“The most important need for leaders today…” my ears perked up. The speaker, a well-known tech leader and best-selling author, was addressing an audience of HR professionals. He had presented some facts showing the abysmal state of employee engagement, numbers I have sadly, been sharing for years. I was hoping for a brilliant insight when he said the most important need for leaders, “…is to hold meaningful one-on-one conversations with their employees.” Wasn’t this the message I was asked to deliver over 30 years ago when I taught my first management training class? Leaders avoid the way to improve engagement.
Most people prioritize what they are good at, leaving the difficult tasks at the bottom of the list. So it makes sense that leaders avoid one-on-one conversations because humans are unpredictable and messy. Humans are emotional by nature. Everything seen, heard, felt, touched, and smelled is processed through two emotional centers of the brain before the logical center is engaged. There’s no guarantee how any conversation will turn out, so leaders avoid what could turn out badly.
Even if people trust you to be honest with them, they need to know it’s okay to be themselves no matter what they are experiencing, without worrying about being negatively judged. What leaders avoid – emotional expression – is their best chance to connect.Emotions aren’t bad; they are reactions to stimuli. They reflect energy moving through the body. Acknowledging emotions in a conversation can lead to discovering important information needed to breakthrough blocks, make good decisions, and take a positive step forward.
If you weren’t raised to talk about emotions, you probably don’t know how to respond to them when they show up. You might tense up, check out, give an unsolicited suggestion, or impatiently wait for the person to get over it and move on.
Most leaders rationalize their avoidance by saying things like, “If I encourage people to talk about their feelings, I will say things I wouldn’t normally say.” Or, “I don’t have time for their dramas.” The business world is full of aphorisms that declare, “Only the tough survive.”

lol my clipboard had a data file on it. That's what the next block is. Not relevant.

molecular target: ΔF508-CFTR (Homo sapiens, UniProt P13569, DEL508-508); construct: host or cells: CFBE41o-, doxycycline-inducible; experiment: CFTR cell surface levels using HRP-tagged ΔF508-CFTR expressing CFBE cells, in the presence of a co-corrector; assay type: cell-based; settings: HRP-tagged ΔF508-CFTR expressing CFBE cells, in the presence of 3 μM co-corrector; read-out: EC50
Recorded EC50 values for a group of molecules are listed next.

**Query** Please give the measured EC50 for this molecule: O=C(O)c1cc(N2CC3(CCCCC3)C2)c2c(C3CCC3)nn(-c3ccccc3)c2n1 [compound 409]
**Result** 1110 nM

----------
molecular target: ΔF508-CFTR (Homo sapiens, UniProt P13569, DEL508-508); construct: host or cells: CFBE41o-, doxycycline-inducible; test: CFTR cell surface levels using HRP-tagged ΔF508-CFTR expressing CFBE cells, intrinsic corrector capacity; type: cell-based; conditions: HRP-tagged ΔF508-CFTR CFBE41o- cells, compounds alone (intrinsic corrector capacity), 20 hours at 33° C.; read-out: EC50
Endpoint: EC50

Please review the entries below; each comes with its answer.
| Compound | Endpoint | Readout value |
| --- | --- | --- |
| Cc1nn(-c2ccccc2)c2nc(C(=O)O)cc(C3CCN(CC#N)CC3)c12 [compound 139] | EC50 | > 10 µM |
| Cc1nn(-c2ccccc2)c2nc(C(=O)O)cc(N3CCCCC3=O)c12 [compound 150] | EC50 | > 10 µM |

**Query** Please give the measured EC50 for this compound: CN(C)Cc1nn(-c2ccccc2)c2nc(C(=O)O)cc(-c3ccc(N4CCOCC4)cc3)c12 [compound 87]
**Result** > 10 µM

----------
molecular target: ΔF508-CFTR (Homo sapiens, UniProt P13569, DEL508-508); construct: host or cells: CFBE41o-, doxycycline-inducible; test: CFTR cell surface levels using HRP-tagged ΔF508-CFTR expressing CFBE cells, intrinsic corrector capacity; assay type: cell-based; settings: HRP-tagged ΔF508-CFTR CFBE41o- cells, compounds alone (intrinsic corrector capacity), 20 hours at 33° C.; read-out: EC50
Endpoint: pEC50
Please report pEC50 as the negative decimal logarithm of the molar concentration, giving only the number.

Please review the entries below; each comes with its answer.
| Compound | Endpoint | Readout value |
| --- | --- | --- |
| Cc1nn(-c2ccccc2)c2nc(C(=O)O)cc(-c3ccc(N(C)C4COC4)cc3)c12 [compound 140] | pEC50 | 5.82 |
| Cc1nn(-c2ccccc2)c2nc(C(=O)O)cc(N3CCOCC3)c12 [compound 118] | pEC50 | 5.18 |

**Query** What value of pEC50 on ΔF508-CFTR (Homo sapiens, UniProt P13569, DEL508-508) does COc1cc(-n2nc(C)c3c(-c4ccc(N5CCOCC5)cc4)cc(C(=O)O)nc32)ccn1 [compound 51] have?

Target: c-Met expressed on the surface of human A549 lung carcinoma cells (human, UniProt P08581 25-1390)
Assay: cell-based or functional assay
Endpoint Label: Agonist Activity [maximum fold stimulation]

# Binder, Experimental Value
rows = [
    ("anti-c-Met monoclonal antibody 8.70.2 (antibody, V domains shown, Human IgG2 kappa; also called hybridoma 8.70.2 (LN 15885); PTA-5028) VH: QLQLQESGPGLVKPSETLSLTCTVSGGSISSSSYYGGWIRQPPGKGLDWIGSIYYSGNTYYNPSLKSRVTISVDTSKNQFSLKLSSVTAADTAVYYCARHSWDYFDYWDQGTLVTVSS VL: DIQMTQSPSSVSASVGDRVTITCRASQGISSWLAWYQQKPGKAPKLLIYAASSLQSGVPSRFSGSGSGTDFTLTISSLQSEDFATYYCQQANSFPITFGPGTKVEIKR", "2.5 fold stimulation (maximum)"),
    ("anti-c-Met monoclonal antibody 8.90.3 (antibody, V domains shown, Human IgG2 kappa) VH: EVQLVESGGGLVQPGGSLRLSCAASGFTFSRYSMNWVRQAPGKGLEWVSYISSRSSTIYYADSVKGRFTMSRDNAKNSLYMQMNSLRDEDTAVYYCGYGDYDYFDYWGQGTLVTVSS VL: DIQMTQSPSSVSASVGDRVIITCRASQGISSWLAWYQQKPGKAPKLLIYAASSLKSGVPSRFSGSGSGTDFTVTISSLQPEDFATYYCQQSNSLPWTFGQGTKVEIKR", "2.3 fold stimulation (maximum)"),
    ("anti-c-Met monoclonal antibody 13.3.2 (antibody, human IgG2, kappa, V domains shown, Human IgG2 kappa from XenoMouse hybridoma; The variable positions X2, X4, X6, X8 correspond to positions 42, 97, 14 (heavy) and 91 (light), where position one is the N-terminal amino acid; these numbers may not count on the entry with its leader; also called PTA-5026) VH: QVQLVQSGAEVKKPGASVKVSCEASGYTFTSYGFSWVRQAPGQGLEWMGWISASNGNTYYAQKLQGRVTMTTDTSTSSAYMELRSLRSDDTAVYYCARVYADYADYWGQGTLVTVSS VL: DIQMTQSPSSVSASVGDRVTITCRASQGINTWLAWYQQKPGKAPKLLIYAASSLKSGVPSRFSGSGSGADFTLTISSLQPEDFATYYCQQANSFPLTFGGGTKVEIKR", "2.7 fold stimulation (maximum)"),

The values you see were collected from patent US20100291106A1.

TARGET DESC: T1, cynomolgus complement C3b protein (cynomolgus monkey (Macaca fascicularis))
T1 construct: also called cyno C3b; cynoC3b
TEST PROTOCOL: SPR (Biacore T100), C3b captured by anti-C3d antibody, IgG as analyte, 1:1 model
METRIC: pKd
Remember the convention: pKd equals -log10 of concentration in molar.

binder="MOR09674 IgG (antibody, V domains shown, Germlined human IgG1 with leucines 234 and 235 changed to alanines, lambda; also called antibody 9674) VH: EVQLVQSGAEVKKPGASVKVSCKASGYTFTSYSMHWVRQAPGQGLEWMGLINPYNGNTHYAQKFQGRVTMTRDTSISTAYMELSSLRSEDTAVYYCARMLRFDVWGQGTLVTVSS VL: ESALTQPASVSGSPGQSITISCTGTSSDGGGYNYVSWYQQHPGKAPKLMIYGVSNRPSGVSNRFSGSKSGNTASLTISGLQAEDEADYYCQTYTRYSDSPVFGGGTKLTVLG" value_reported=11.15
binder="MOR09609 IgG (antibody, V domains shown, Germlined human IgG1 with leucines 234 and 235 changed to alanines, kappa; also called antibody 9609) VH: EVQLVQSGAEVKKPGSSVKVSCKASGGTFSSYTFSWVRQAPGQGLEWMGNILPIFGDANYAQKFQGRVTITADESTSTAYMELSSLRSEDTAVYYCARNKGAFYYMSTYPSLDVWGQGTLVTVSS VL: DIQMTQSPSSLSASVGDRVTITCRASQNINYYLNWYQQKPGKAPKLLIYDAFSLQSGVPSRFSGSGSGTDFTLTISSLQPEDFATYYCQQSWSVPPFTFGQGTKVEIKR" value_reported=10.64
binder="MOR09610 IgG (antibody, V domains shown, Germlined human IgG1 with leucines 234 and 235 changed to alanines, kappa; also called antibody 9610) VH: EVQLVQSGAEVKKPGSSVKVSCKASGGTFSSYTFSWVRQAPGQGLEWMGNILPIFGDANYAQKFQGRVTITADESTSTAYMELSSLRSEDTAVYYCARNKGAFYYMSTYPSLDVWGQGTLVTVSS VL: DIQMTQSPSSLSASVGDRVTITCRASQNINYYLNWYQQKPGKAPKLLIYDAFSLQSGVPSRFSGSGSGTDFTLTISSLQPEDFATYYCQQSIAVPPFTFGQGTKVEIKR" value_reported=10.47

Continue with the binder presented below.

Being uncomfortable with expressions of emotions doesn’t make you bad. Your discomfort is an indication that you haven’t had enough training to develop your skills. When you learn how to use the power of sensory awareness—to feel deeply and empathize with others—you are more capable of making a difference.
Understanding how emotions affect decisions and behavior makes you wise. Creating a safe space to talk about emotions makes you strong. Leaders who develop the skills of emotional intelligence can have meaningful conversations that increase engagement, innovation, and results.
I know this is easier said than done. Staying alert to what you are feeling or receiving from others can be scary and even painful. Here are 6 tips for what to do when emotions arise during difficult conversations:
People are emotional. If you judge or avoid their reactions, you are judging or avoiding them as humans. That never feels good. Being a leader means you can sort things out together no matter what they feel. See the person in front of you as doing his or her best with what he knows now. From this perspective, you might an amazing conversation that could surprise the both of you.
With over 36 years of coaching experience, Dr Marcia Reynolds became one of the first 25 people in the world to become a ICF Master Certified Coach. She was also one of the first 25 people to join the Profitable Leadership Coaching Network. If you enjoyed this article, do visit our blog to read more articles by Dr Reynolds, our founder Tony Latimer and many other coaches on our network.
For more information about Dr Marcia Reynolds, please visit her website.
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